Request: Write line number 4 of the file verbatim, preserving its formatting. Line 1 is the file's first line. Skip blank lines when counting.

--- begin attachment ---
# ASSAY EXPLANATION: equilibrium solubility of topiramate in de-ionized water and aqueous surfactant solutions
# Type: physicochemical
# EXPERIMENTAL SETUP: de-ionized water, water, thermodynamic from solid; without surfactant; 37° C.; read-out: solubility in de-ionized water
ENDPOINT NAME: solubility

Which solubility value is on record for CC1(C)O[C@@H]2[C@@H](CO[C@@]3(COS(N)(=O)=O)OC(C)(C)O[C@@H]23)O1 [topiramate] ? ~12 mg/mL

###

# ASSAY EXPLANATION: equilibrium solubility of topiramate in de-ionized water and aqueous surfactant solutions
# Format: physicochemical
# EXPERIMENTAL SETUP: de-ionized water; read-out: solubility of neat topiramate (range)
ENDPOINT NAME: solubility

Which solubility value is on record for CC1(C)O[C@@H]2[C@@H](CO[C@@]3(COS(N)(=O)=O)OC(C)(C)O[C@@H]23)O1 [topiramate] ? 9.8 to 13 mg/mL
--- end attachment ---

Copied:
ENDPOINT NAME: solubility